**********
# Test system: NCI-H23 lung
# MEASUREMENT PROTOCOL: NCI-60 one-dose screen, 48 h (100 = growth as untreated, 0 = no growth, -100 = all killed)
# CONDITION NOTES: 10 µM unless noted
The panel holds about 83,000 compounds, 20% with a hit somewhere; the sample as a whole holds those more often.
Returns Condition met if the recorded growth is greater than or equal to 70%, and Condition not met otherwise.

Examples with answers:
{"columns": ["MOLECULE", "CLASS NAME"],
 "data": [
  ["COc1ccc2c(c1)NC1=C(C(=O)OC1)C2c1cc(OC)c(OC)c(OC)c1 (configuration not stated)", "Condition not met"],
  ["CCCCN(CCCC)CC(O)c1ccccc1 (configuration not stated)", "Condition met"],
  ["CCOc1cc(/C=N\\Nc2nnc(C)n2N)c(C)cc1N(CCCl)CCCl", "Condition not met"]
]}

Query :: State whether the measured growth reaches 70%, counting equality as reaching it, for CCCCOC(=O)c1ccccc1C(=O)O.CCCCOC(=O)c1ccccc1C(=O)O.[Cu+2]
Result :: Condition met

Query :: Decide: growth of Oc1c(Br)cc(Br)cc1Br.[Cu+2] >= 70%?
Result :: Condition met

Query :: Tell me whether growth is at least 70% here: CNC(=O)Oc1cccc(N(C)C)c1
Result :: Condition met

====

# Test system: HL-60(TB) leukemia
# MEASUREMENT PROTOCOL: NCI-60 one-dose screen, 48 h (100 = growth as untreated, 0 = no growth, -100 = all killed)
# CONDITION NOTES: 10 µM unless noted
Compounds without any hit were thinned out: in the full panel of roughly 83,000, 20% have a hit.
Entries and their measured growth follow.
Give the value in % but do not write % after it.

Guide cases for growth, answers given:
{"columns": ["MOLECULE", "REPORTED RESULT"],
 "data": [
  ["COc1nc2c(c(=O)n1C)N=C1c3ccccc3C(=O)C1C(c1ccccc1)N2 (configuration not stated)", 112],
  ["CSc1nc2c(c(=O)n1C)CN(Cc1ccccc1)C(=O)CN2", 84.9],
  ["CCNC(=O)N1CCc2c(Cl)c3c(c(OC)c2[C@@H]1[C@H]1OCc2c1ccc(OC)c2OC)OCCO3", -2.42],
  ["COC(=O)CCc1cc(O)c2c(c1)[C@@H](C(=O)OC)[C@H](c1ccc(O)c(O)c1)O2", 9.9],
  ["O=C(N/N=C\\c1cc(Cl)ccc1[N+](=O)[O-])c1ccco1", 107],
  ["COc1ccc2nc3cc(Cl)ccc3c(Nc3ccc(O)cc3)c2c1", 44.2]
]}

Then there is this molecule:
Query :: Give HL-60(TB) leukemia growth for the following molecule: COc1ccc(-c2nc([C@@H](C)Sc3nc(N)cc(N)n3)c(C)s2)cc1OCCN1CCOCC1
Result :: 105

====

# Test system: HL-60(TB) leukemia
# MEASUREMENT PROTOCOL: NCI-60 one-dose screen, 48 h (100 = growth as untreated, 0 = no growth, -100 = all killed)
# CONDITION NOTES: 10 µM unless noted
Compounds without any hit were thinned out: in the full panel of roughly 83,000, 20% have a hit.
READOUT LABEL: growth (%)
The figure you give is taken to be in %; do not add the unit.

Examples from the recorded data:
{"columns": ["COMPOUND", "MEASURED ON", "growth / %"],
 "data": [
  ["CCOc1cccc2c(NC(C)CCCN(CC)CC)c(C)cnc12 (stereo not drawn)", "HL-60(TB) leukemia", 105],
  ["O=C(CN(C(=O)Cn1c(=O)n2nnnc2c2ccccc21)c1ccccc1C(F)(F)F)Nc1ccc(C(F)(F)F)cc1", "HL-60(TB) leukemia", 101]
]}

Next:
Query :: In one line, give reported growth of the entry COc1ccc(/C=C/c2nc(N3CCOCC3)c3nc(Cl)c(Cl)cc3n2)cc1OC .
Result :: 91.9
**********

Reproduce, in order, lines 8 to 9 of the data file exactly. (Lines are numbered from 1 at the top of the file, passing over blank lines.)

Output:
 "data": [
  ["COc1ccc2c(c1)NC1=C(C(=O)OC1)C2c1cc(OC)c(OC)c(OC)c1 (configuration not stated)", "Condition not met"],